10,000-15,000 copies in the first year (which is what Scott Lynch had) would be regarded as a modest success. At that rate you are paying back the initial investment in the author, breaking even and maybe heading towards earning out the advance so the author can start making his 15% per copy sold. This is why Steven Erikson apparently selling 'only' 1 million copies of 11 novels (and a novella collection) is still pretty good for the publisher, even if compares poorly to Martin/Goodkind/Jordan/Pratchett. You might even say that Erikson selling that amount despite his reputation for being a 'difficult read' (by normal fantasy standards) is even more impressive.

On that basis, Mark Lawrence selling 250,000 copies of his first two novels alone in just two years probably has his publishers tap-dancing around their desks :)

I've always had the impression that successful authors sell really well in the first few months of publication, before sales fall away. Yet, I have the impression that several of the authors here towards the bottom of the list have seen sales gradually increase over time, as their reputation builds (As an aside, I'm really grateful to this forum for introducing me to several new authors).

Share this post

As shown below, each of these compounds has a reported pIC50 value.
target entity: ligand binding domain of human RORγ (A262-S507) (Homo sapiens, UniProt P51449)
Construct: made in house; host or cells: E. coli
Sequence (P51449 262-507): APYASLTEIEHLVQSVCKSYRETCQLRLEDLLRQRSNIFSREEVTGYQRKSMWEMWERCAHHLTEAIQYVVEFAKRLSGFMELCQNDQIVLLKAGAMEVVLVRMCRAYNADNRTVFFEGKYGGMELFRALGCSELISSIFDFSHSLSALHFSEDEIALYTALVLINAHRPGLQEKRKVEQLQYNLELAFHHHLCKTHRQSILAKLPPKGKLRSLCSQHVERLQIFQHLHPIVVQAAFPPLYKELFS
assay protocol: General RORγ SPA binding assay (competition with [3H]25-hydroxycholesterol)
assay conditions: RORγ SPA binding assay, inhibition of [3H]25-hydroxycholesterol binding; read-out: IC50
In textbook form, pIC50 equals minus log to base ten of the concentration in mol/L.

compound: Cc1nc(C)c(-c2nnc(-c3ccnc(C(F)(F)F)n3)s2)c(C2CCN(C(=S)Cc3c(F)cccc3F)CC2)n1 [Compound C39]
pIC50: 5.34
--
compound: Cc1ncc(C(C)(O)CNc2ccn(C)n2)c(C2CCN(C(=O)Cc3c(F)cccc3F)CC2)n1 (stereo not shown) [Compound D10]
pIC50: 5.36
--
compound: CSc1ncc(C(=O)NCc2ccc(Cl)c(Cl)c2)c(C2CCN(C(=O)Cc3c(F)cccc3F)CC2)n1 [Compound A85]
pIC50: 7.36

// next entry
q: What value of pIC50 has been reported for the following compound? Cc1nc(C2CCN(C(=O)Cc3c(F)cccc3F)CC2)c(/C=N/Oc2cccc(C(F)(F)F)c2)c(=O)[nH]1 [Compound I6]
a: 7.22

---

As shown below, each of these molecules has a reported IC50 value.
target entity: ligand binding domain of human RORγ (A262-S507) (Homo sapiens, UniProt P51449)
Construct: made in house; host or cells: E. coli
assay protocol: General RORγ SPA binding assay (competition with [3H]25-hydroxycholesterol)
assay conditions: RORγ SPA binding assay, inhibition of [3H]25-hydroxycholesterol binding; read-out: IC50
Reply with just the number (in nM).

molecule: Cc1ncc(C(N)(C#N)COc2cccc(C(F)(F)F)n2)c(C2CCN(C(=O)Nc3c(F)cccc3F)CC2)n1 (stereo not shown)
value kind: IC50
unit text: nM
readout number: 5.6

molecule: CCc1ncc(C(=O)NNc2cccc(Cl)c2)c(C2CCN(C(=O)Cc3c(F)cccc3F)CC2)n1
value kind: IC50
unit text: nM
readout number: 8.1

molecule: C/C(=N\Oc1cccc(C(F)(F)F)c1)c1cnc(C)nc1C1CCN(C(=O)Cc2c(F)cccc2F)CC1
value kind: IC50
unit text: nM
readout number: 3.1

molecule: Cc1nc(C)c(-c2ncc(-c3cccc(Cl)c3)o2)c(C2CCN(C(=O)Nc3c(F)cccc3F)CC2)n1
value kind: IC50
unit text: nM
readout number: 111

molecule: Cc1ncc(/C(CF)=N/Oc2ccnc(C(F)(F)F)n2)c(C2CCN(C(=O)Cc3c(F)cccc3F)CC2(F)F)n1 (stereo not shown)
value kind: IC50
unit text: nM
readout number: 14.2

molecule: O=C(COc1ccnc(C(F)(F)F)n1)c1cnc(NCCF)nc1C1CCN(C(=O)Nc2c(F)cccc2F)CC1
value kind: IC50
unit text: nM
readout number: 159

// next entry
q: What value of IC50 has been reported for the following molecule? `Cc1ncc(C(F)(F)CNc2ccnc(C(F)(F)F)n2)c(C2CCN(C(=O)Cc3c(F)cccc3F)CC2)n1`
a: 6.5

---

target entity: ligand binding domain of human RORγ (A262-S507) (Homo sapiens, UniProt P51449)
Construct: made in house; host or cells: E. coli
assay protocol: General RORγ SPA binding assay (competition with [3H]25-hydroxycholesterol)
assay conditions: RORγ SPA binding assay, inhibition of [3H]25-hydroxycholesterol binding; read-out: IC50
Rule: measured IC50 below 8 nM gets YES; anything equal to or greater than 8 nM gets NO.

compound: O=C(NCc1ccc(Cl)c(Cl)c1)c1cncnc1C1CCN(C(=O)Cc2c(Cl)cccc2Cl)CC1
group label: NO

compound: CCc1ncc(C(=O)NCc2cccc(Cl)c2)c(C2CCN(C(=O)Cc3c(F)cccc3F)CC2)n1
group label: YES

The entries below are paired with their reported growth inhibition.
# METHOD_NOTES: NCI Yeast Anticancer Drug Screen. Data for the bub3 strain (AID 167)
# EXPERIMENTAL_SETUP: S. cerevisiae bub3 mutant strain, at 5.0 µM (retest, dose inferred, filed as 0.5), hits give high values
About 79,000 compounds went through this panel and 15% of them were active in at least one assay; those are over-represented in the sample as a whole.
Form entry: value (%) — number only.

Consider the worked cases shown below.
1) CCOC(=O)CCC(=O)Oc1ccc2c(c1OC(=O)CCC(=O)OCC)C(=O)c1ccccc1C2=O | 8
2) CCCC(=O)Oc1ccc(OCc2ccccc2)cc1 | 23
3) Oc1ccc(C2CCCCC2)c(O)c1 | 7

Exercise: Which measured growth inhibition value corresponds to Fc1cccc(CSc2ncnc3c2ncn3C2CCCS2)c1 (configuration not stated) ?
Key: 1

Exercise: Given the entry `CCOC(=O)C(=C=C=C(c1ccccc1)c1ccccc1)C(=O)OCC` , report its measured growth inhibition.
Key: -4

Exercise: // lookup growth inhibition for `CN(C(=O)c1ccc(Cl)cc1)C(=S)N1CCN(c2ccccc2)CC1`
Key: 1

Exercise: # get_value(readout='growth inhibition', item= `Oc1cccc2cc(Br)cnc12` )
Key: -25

Link to post
Share on other sites

Also should probably include Max Brooks. Here's a source from 2011 that puts his sales of Zombie Survival Guide and World War Z at 2.4 million. It is probably double that since the movie came out, but that's still an impressive tally.

Not to be pushy, but was there a reason you didn't add Brooks? That source looks sufficiently legit.

Share this post


Link to post
Share on other sites

Added Heinlein, Le Guin and Lukyanenko. As for Brooks, I forgot :) Getting round to it now and then I'll probably stop updating for the day. Keep more info rolling in, as I'll get on it tomorrow.

Share this post


Link to post
Share on other sites

According to this, Handmaid's Tale has sold over 2 million copies, and Oryx and Crake + Year of the Flood combined for 1 million. So that would put Atwood at 3 million even discounting her sales of non-SFF works (which are probably considerable).

According to BarnesandNoble.com, she has sold at least 3 million copies in the US alone.

Share this post


Link to post
Share on other sites

While Daniel Abraham has not sold enough to score high on that list, he has noted on this board that he has sold enough to keep him from working at a tech support desk. That's a big enough goal for most writers.

Share this post


Link to post
Share on other sites

I love you, Wert.

I think this list may shock the hell out of some people here. Sometimes I get the feeling a few people forget that this isn't the be all end all of SFF fandom.

Odds are there are paranormal romance authors that would en up high on the list as well if we'd think about looking them up.

Share this post


Link to post
Share on other sites

×